A Worked Example (RTP)

[From Bill Powers (980425.0437 MDT)]

Bruce Gregory (980424.1707 EDT)--

Children are hierarchical control systems. So are teachers. Sometimes the
former interfere with the efforts of the latter to exercise control. Since
hierarchical control systems resist interference with the efforts to
control, "disruptive" students pose a problem for teachers. The RTP process
is based on the assumption that remaining with their friends is a system
level controlled perception for most students. A disruptive student is
threatened with a major disturbance of this perception (being removed to the
room where he or she must work out a plan to re-enter the classroom). If the
unwanted behavior persists, this disturbance is applied. In order to regain
the control of the "with my buddies" perceptual variable, the system must
adjust the reference levels of lower level control systems. If it fails to
successfully make these adjustments, the student experiences continuing
large error signals and eventually is expelled. This process, unlike the one
I described in an earlier post, is humanistic.

All corrections appreciated.

This is what one would deduce from Ed Ford's description of the process
(all but the "humanistic" part). However, as it actually plays out, there
are some significant differences. One is that the personal interactions
between teachers and students are specifically constrained, as part of the
RTP program, to be neutral or friendly, not punitive or revengeful. Even
though the process is described as a punishment (taking away the privilege
of being with one's friends), the children evidently do not experience it
as punitive. On parent nights many of them take their parents to meet the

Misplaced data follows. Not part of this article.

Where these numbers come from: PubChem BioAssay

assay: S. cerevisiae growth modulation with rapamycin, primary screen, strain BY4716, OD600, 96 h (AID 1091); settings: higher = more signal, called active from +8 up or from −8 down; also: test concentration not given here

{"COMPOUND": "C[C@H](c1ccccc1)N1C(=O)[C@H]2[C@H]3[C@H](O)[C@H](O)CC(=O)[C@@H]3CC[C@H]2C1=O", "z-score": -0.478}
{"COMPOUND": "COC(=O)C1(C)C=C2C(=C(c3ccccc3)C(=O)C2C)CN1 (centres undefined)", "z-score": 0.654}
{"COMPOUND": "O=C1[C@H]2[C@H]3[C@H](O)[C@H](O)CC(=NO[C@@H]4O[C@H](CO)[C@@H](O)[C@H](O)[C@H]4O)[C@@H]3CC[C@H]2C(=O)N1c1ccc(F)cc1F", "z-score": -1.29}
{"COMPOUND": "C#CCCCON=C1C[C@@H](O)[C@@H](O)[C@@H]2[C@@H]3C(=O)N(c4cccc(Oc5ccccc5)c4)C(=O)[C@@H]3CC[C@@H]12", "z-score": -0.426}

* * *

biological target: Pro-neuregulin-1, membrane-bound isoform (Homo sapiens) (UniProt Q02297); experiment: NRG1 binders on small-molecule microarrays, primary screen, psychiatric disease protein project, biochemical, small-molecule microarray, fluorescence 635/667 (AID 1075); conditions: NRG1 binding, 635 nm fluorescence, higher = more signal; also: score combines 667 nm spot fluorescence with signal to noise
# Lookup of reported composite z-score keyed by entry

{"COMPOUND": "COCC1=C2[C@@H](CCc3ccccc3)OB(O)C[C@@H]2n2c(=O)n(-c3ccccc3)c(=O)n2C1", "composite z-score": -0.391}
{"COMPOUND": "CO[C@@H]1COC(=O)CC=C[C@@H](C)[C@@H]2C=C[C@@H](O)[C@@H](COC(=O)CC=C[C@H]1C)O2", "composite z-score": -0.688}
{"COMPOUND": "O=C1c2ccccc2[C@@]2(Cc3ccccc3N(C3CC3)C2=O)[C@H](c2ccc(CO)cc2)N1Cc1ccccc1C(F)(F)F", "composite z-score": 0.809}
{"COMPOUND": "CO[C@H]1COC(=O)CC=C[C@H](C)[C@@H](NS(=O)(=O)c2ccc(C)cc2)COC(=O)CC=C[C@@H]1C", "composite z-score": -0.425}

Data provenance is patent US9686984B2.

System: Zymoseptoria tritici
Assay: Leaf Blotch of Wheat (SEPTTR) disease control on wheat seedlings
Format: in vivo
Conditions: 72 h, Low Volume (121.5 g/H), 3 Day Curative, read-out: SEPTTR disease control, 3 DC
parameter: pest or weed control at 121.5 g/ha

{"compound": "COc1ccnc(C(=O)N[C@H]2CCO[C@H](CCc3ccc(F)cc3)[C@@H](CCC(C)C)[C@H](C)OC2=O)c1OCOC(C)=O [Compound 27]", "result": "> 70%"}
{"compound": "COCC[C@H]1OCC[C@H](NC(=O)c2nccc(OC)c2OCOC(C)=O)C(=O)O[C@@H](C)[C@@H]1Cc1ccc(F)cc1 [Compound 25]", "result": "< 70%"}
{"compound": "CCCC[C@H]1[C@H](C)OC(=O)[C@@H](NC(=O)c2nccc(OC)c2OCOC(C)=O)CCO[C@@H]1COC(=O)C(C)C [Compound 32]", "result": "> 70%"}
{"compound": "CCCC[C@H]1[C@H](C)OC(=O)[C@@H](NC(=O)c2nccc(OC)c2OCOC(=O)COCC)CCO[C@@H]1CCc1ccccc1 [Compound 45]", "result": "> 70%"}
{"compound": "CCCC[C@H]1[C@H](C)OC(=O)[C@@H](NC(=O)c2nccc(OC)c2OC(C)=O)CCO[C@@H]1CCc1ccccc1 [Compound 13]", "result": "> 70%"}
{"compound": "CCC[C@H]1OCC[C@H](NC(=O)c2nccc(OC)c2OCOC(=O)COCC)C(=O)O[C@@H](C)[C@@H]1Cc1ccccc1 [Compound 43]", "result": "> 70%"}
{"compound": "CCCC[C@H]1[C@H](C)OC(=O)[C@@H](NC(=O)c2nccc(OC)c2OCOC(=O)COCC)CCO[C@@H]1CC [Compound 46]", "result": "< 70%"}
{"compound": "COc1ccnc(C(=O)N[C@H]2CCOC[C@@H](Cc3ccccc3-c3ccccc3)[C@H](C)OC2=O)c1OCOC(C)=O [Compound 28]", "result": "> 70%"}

teacher in the special classroom, and on occasion students will request a
transfer to the special classroom in order to cool off and avoid creating a
disruption.

In fact, nobody knows what role the desire to "be with my friends" plays in
this process. I suspect that it's fairly minor.

The handicap under which RTP operates is that it's embedded in a coercive
system that can't be changed without abolishing the whole school concept.
The student who is determined to disrupt is in fact punished upon being
handed over to the juvenile "justice" system, which does not use RTP. The
system is basically coercive once the student fails to take advantage of
the special classroom as expected, and it's coercive in that the student is
simply not allowed the choice of staying in the classroom AND disrupting
it. The adults are physically in charge, and the cops are called if there
is any effective resistance to this state of affairs.

In my view, what is most effective about RTP is that the teachers are
taught that the students are autonomous control systems and basically can't
be controlled by peaceable means -- so the teachers don't have to try. The
teachers are taught not to lose their cool, and to treat the students (even
offenders) with respect. What choices are actually possible for the student
to make are treated as real choices; if the student doesn't want to make a
plan for re-entering the classroom, for example, that's OK.

The main thing that changes as a result of RTP, I believe, is the way
teachers treat the students. Classroom conflicts are de-escalated, and
there is less for the children to fight back about. The level of tension
seems to decrease markedly. Since the most dramatic initial change induced
by RTP is in the teachers' behavior, I think we can conclude that by and
large, there's not much wrong with the kids except ignorance of practical
social behavior. RTP is really an adult therapy program, although you'd
can't sell it by calling it that.

Best,

Bill P.

[From Bruce Gregory (980425.0814 EDT)]

Bill Powers (980425.0437 MDT)]

>
This is what one would deduce from Ed Ford's description of the process
(all but the "humanistic" part). However, as it actually plays out, there
are some significant differences.

A very clear statement. Thanks.

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